Atezolizumab + Stereotactic Radiation in Triple-negative Breast Cancer and Brain Metastasis
|The safety and scientific validity of this study is the responsibility of the study sponsor and investigators. Listing a study does not mean it has been evaluated by the U.S. Federal Government. Know the risks and potential benefits of clinical studies and talk to your health care provider before participating. Read our disclaimer for details.|
|ClinicalTrials.gov Identifier: NCT03483012|
Recruitment Status : Recruiting
First Posted : March 29, 2018
Last Update Posted : December 13, 2019
This research study is studying the combination of a drug called atezolizumab and a radiation procedure called stereotactic radiosurgery (SRS) as a possible treatment for triple-negative breast cancer that has spread to the brain.
The interventions involved in this study are:
- Stereotactic radiosurgery (SRS)
|Condition or disease||Intervention/treatment||Phase|
|Breast Cancer||Drug: Atezolizumab Procedure: Stereotactic radiosurgery (SRS)||Phase 2|
This research study is a Phase II clinical trial. Phase II clinical trials test the safety and effectiveness of an investigational intervention to learn whether the intervention works in treating a specific disease. "Investigational" means that the intervention is being studied.
The FDA (the U.S. Food and Drug Administration) has not approved atezolizumab for this specific disease but it has been approved for other uses.
Atezolizumab is a protein that affects the immune system by blocking the PD-L1 pathway. The PD-L1 pathway controls the body's natural immune response, but tumors can interrupt this pathway and partially resist or escape the immune system. By blocking the PD-L1 pathway, Atezolizumab may help the immune system identify and catch tumor cells.
Stereotactic radiosurgery (SRS) is a standard procedure used to treat patients with cancer in the brain. SRS uses many precisely focused radiation beams to treat tumors. It is not surgery in the traditional sense because there's no incision. Instead, SRS uses 3-D imaging to target high doses of radiation to the affected area with minimal impact on the surrounding healthy tissue. Like other forms of radiation, SRS works by damaging the DNA of the targeted (tumor) cells. The affected cells then lose the ability to reproduce, which causes tumors to shrink.
When given separately, atezolizumab and SRS, work in different ways to help stop cancer cells from growing and spreading. However, it is not known if giving atezolizumab and SRS at the same time will have a better effect than giving each treatment on its own. It is hoped that SRS treatment will damage cancer cells and make them more visible to the immune system.
The researchers conducting this study are testing to see whether giving SRS with atezolizumab may boost the body's immune response to cancer, and therefore improve upon the effects of either SRS or atezolizumab given alone.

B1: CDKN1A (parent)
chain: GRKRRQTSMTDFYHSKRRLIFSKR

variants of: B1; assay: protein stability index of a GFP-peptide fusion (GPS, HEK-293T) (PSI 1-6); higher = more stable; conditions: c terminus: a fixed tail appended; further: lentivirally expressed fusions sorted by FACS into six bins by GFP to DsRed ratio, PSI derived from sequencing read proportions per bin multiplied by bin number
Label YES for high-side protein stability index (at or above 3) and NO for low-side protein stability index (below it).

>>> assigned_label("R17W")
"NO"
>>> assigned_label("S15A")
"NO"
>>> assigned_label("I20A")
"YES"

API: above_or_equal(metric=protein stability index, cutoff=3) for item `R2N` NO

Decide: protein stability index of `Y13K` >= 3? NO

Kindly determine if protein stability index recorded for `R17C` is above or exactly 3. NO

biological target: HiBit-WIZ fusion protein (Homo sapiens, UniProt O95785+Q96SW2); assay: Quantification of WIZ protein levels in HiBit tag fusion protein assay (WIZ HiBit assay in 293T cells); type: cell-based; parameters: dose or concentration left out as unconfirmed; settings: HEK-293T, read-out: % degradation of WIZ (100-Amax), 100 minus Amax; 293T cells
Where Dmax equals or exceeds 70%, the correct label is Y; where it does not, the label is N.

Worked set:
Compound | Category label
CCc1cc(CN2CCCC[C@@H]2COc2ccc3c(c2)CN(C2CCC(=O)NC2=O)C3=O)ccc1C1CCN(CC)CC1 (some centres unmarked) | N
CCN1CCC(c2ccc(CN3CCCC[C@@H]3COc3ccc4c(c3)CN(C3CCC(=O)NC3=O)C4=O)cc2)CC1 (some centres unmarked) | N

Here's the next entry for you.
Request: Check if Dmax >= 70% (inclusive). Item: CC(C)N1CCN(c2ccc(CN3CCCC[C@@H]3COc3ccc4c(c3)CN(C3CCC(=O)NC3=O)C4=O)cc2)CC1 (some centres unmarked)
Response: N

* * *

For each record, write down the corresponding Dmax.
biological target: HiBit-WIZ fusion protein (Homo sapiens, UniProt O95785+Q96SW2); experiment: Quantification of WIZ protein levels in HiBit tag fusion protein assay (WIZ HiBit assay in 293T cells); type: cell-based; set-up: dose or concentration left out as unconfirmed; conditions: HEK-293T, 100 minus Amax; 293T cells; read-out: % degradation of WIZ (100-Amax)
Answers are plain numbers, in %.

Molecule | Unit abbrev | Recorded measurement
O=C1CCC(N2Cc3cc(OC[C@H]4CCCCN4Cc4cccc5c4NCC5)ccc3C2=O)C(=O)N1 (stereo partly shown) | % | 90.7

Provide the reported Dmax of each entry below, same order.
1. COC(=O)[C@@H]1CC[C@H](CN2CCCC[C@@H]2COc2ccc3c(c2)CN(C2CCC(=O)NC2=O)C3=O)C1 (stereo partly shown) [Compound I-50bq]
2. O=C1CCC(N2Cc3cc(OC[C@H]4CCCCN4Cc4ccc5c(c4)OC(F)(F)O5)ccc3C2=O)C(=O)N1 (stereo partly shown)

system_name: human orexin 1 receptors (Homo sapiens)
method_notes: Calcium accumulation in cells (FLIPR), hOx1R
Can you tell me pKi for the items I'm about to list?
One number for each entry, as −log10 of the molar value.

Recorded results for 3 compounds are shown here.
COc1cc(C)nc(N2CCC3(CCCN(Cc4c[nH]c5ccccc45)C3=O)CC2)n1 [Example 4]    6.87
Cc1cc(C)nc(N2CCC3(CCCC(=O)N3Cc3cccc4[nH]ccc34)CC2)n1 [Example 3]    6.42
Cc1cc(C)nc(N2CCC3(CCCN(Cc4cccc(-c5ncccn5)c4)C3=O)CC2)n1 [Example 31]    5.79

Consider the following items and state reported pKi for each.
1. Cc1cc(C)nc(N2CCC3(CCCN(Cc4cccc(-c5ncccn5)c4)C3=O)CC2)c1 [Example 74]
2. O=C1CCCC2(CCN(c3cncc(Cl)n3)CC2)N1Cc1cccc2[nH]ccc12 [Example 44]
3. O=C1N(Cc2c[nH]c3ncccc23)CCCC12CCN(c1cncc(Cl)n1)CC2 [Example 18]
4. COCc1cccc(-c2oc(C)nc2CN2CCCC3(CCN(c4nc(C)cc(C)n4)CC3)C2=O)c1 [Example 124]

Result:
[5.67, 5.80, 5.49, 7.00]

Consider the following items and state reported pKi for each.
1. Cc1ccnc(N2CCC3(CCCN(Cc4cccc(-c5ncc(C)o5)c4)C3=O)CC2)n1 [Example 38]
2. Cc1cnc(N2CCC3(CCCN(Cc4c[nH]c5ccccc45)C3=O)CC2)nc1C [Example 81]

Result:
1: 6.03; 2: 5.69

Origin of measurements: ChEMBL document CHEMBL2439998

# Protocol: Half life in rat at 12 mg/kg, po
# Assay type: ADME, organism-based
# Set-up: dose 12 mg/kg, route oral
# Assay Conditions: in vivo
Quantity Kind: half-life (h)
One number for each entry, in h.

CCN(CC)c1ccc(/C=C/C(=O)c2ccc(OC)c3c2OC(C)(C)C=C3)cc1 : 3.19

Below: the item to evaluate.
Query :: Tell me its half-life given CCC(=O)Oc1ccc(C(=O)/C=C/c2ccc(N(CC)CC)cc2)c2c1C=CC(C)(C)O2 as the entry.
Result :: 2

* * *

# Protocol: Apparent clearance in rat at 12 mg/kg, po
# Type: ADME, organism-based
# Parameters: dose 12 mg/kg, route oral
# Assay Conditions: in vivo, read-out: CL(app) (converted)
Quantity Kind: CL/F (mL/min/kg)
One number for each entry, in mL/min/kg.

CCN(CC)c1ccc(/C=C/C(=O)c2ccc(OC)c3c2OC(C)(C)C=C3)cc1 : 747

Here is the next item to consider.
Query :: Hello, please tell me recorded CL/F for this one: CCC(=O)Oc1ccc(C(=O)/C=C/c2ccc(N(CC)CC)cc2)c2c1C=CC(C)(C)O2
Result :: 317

In this research study, the investigators will measure the length of time that the participant receive this study intervention without the disease getting worse. The investigators will also look at how well the disease responds to atezolizumab and SRS as well as the safety of the combination.
|Study Type :||Interventional (Clinical Trial)|
|Estimated Enrollment :||45 participants|
|Intervention Model:||Single Group Assignment|
|Masking:||None (Open Label)|
|Official Title:||A Phase II Study of Atezolizumab in Combination With Stereotactic Radiation for Patients With Triple-negative Breast Cancer and Brain Metastasis|
|Actual Study Start Date :||May 1, 2018|
|Estimated Primary Completion Date :||September 30, 2021|
|Estimated Study Completion Date :||September 30, 2025|
Experimental: Atezolizumab + Stereotactic radiosurgery (SRS)
Atezolizumab is a protein that affects your immune system by blocking the PD-L1 pathway
Other Name: Tecentriq
Procedure: Stereotactic radiosurgery (SRS)
Stereotactic radiosurgery (SRS) is a standard procedure used to treat patients with cancer in the brain. SRS uses many precisely focused radiation beams to treat tumors
- Progression Free Survival [ Time Frame: 24 weeks ]Assessed using RANO-BM criteria
- Extracranial Objective Response Rate [ Time Frame: 24 weeks ]Assessed by RECIST 1.1
- Extracranial Objective Response Rate [ Time Frame: 24 weeks ]Assessed by immune-related response criteria (irRC)
- Progression free survival [ Time Frame: 24 weeks ]Assessed by RECIST 1.1
- Clinical Benefit Rate [ Time Frame: 16 and 24 weeks ]defined as CR, PR and stable disease
- Overall Survival [ Time Frame: 2 years ]evaluate the overall survival (OS) of atezolizumab in combination with SRS in patients with TNBC and brain metastasis
- Patient-Reported Outcome [ Time Frame: 2 years ]Evaluated by MDASI-BT assessment.
- Development of radiation necrosis [ Time Frame: 2 years ]Assessed by neuroradiology assessment or dual-phase PET-CT studies
- Investigator-Assessed Neurological Evaluation [ Time Frame: 2 years ]Evaluated by physician assessed Neurological Assessment in Neuro-Oncology (NANO) scale
- Dose Limiting Toxicity [ Time Frame: First dose of atezolizumab until Cycle 3 Day 1 ]NCI CTCAE, Version 4.0
- Abscopal response rate [ Time Frame: 2 years ]According to abscopal response definition
To learn more about this study, you or your doctor may contact the study research staff using the contact information provided by the sponsor.
Please refer to this study by its ClinicalTrials.gov identifier (NCT number): NCT03483012
|Contact: Kelley Cassidyfirstname.lastname@example.org|
|United States, Massachusetts|
|Dana-Farber Cancer Institute||Recruiting|
|Boston, Massachusetts, United States, 02215|
|Contact: Kelley Cassidy 617-632-3548 email@example.com|
|Principal Investigator: Nancy U Lin, MD|
|Principal Investigator:||Nancy U Lin, MD||Dana-Farber Cancer Institute|